Ahh, winter. The season for sturdy boots, books by the fire, boardgames and blankies . . . and dietary indulgences! No matter your religion or geography, between Thanksgiving, Hanukkah, Solstice, Christmas, New Years and more, you’re probably partaking in some winter festivities. You might be traveling and you’ll most likely drop your daily routine. Almost certainly, you’ll be eating different – and more decadent – foods. And that’s just as it should be! But still, the sudden switch can really do a number on the ol’ insides.
Probiotics are important year-round, but during times of digestive stress, they can be downright lifesavers. So if you’re looking for an easy way to fight “celebration belly” (ha!), my best suggestion is to eat some fermented foods each day. Here are a few of my favorites:
Tempeh is made of whole soy beans, and sometimes whole grains, which are pressed into a patty and then cultured with a special fungus. This process bestows tempeh with a higher protein and vitamin content than other forms of soy. It also gives tempeh that unique, earthy flavor. I have high hopes of making my own tempeh in 2012, but until then I’m still doing store-bought. I like Trader Joe’s for super cheap organic goodness, or LightLife for a gluten-free variety.
Tip: Lightly steam your tempeh (just 5-10 minutes) before you use it. This will cut down on some of the bitterness that newbies may not enjoy. After steaming, use just as instructed.
2. Coconut Yogurt
You can culture any plant-milk to make a yogurt, but coconut is by far my favorite. It’s rich and creamy and tangy and DANG, it’s just so! delicious! I like to make my own, but the commercial stuff (called, wouldn’t you know it? So Delicious) is pretty good. They even make a Greek-style now!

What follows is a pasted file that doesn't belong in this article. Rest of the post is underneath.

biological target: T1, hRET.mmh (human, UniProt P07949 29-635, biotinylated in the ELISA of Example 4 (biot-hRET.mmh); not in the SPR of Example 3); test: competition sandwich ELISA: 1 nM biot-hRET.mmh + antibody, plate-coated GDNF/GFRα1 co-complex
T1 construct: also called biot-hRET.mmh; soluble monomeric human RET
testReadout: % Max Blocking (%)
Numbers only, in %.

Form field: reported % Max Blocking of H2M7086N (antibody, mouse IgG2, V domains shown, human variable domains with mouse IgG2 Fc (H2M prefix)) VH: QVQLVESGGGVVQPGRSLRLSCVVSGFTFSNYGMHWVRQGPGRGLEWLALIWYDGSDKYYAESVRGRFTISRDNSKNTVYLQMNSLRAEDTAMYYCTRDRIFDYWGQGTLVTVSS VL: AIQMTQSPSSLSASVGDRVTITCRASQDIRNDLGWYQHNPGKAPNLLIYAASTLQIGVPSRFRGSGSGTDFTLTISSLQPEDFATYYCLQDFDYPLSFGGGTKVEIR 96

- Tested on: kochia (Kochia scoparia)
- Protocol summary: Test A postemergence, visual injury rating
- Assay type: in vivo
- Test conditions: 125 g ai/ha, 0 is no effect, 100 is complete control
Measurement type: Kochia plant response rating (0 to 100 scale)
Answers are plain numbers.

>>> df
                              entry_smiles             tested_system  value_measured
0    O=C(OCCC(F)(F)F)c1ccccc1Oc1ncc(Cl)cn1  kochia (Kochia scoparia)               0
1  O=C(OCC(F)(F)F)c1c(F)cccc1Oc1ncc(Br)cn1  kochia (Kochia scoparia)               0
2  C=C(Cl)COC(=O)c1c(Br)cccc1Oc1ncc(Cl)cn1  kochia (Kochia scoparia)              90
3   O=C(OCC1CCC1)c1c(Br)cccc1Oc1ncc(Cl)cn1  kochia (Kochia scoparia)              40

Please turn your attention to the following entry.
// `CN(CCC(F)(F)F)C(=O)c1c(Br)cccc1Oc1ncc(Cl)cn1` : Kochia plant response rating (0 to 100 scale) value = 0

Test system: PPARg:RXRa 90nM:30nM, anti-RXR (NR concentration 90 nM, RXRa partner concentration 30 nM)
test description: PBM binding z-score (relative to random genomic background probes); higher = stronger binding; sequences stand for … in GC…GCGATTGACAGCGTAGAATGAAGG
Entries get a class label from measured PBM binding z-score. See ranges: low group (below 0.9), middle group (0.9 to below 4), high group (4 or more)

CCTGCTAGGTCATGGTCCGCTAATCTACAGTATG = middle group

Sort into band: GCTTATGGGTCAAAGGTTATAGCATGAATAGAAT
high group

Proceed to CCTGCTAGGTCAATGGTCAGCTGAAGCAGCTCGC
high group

Tip: Use plain unsweetened yogurt in place of sour cream for any savory dish, like tacos or tofu scramble. Or, pop it in the freezer for some homemade frozen yogurt!
It’s not just for kielbasa! Sauerkraut is an amazingly healthful treat, salty and savory and yum yum yummy. I like to eat a forkful all by itself while I’m browsing the fridge, but that’s just me. You can also put it on sandwiches, veggie burgers, not-dogs, salads, savory grits, and anything else your mind can imagine. I make my own, but commercial brands such as Bubbies are pretty widely available. Just make sure it says “unpasteurized” or “live cultures” on the jar.
Bonus!: Sauerkraut is super high in vitamin C, so eat a bit each day for a super immunity boost!
My very first fermented love. How I adore thee, sweet mushroom tea. ♥ ♥ ♥ If you don’t already make your own kombucha, it’s pretty easy to find pre-bottled brew these days. GT Dave’s is everywhere, and smaller artisan varieties are popping up up all over the place. Kombucha is nice because you can drink it discreetly and your relatives won’t give you the side-eye.
Tip: To keep it even more incognito, use kombucha as the liquid base of a smoothie. You’ll get the probiotic punch and the super smoothie nutrition all in one!
Miso is easy to use and as a soup it’s pretty familiar, so you may even be able to serve it to your relatives. It’s purchased as a paste, usually made from fermented soy beans, though these days you can often find chickpea or other soy-free versions. Light miso is a best bet for beginners. Cooking instructions will depend on the product, but they’ll be on the package so don’t worry.
Tip: Miso adds a salty, umami quality to any sauce or spread. Throw a tablespoon into salad dressings, dips, or other homemade condiments.
Cucumbers are the most common variety, but any vegetable can be pickled using traditional lacto-fermentation techniques. Gingered carrots, spiced beets, or any other amazing combination you can imagine! Pickled veggies are easy to make at home, but they can be harder to find in stores (most “pickles” are vinegared, not fermented). Again, Bubbies is a reliable brand, or check your local health food store, Farmer’s Market, or craft fair for artisan offerings.
Bonus!: Pickling vegetables makes them taste great – salty and crunchy and totally unique. A lot of kids who may shun veggies that are cooked or raw, often like them in pickled form. And the best part is, pickling actually increases vitamin content!
7. Apple Cider Vinegar
Real raw unpasteurized ACV is one of my all-time favorite fermented foods. It’s similar to kombucha actually, and making it is also high on my list of 2012 projects! But for now, I go store-bought. Make sure that your bottle says “unpasteurized” or “living food”. Bragg and Solana Gold are great brands; the Trader Joe’s ACV is pasteurized.
Tip: ACV is easy to slip into many dishes. Try replacing half the vinegar in salad dressings, or half the lemon juice in hummus dip. I think it tastes great!
So there it is, the very best of fermented fabulousness! And with that, I hope you have an awesome and indulgent winter season, my dears.